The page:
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Heads or Tails: The Impact of a Coin Toss on Major Life Decisions and Happiness [pdf] (gwern.net)
172 points by mannigfaltig on Mar 14, 2017 | hide | past | favorite | 82 comments

My grandmother's family arrived at the docks in England in the early depression years, and flipped a coin. Heads, Australia; Tails, Canada.

I don't know how the coin affected their happiness with the decision they made. All I know is that two generations later, I'm sitting in -9C temperatures in mid-march because of "tails".

On the other hand, you're not fighting off vicious fauna and plus-size insects ;)

If they had gotten heads, you won't exist. :)

Given the butterfly effect, if they'd used a different coin and got tails, he wouldn't exist either.

I wonder how signicant the butterfly effect is in most cases. Most human systems are set up to allow a wide range of flexibility and still work - eg you can show up for a coffee meeting 1 minute late, and still finish on time and everything.

But he wouldn't know he doesn't exist.

His/her consciousness might exist inside a different person though.

No, I pretty definitely wouldn't exist. My father's family has been in Canada a lot longer, and I'm half him.

Ok but maybe your father or mother would've had a baby with someone else, and then you'd be that person.

I'm not even the same person as who i was yesterday.

Everytime my stream of consciousness stops and starts I am a new person built from the thousands of lives that came before.

This is not a saddening fact but an enlightening one. We all stand on the shoulders of those that came before us.

I thought we stood on their heads...

You are your 'current' feelings and your past memories. The reason for the downvotes is that from your logic mabbo is every person who has ever existed in the history of the human species. Since every person has their own current feelings and past memories, saying mabbo would have been that person instead is a little meaningless.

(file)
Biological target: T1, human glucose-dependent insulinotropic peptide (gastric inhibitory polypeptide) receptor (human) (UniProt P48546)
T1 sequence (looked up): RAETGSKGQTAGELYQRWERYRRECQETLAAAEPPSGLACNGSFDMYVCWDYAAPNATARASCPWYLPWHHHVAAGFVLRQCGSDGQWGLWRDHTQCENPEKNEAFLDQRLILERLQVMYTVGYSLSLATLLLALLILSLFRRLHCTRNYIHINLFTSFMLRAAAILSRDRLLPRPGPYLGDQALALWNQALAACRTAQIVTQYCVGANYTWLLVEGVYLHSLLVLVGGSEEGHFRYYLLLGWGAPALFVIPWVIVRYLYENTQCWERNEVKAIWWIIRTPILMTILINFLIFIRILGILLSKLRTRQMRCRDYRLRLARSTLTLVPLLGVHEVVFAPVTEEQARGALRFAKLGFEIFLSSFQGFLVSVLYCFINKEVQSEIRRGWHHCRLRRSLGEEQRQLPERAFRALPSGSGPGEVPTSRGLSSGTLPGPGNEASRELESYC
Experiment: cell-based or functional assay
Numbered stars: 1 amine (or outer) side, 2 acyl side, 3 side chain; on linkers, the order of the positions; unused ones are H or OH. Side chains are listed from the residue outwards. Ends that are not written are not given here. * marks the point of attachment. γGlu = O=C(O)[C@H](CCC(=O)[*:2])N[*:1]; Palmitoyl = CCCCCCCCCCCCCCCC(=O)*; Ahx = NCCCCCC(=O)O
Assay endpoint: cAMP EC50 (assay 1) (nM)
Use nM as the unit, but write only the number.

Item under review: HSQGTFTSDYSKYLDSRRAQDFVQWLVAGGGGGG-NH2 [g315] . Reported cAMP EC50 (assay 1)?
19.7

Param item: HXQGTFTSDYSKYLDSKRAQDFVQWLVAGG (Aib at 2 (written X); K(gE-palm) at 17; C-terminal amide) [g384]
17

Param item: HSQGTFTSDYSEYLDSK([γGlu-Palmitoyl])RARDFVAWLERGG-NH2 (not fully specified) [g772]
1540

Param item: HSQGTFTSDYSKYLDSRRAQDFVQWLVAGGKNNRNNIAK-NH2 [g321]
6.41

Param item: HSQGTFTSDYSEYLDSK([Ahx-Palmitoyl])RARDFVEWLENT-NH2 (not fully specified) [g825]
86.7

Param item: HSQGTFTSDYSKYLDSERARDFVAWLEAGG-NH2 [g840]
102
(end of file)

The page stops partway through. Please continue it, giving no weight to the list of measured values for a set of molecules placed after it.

I don't understand how people can adopt this line of reasoning, can you explain? Do you think that there's a store of consciousnesses somewhere, and they're reserved/assigned?

They're actually unassigned, but you can pay $35 to reserve one. It's like Southwest Airlines.

What do you think a consciousness is?

Really got the tail-end of that deal......... i had to

I coin toss, but I don't let the outcome determine the action.

Instead I let how I feel about the outcome determine the action.

Most of the time a coin toss is not required as I am quite decisive, but if I feel particularly paralysed by an opportunity or decision, and unable to determine the best course of action... then I will toss a coin and look at the outcome, and decide whether or not I feel at peace with the outcome, whether there is regret.

I act on the immediate feeling of the outcome, not the outcome itself.

Not a coin toss, but I put my wife on a clock to make a decision before I hand the decision over to the five year old. After an hour of looking at wallpaper, it turns out she could come to a decision in 2 minutes when on the clock.

Someone (Piet Hein) wrote a poem about your strategy:


  Whenever you're called on to make up your mind,
  and you're hampered by not having any,
  the best way to solve the dilemma, you'll find,
  is simply by spinning a penny.
  No -- not so that chance shall decide the affair
  while you're passively standing there moping;
  but the moment the penny is up in the air,
  you suddenly know what you're hoping

Often you know exactly what you want to do, but that doesn't tell you what you ought to do.

Consider deciding whether or not you are going to have ice cream for dessert. On the pro side, ice cream is delicious. On the con side, you are trying to maintain your weight. When the coin goes up in the air of course you are going to be hoping it lands on ice cream, but so what?